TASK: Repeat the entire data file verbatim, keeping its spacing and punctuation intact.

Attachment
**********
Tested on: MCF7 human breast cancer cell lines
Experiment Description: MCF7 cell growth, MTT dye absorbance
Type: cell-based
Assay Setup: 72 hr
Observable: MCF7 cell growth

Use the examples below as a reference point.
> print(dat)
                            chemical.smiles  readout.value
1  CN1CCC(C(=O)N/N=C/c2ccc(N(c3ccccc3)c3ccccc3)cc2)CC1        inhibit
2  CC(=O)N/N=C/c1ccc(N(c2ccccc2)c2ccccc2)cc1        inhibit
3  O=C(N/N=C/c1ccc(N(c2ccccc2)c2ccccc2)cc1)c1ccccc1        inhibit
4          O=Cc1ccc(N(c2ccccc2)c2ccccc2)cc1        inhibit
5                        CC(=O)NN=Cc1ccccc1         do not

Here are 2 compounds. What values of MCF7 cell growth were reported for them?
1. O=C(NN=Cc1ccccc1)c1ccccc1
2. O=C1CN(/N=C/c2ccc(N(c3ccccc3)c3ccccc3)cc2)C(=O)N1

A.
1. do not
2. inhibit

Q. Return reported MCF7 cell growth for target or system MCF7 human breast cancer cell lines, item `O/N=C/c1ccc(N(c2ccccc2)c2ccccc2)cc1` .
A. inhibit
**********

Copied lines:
Tested on: MCF7 human breast cancer cell lines
Experiment Description: MCF7 cell growth, MTT dye absorbance
Type: cell-based
Assay Setup: 72 hr
Observable: MCF7 cell growth

Use the examples below as a reference point.
> print(dat)
                            chemical.smiles  readout.value
1  CN1CCC(C(=O)N/N=C/c2ccc(N(c3ccccc3)c3ccccc3)cc2)CC1        inhibit
2  CC(=O)N/N=C/c1ccc(N(c2ccccc2)c2ccccc2)cc1        inhibit
3  O=C(N/N=C/c1ccc(N(c2ccccc2)c2ccccc2)cc1)c1ccccc1        inhibit
4          O=Cc1ccc(N(c2ccccc2)c2ccccc2)cc1        inhibit
5                        CC(=O)NN=Cc1ccccc1         do not

Here are 2 compounds. What values of MCF7 cell growth were reported for them?
1. O=C(NN=Cc1ccccc1)c1ccccc1
2. O=C1CN(/N=C/c2ccc(N(c3ccccc3)c3ccccc3)cc2)C(=O)N1

A.
1. do not
2. inhibit

Q. Return reported MCF7 cell growth for target or system MCF7 human breast cancer cell lines, item `O/N=C/c1ccc(N(c2ccccc2)c2ccccc2)cc1` .
A. inhibit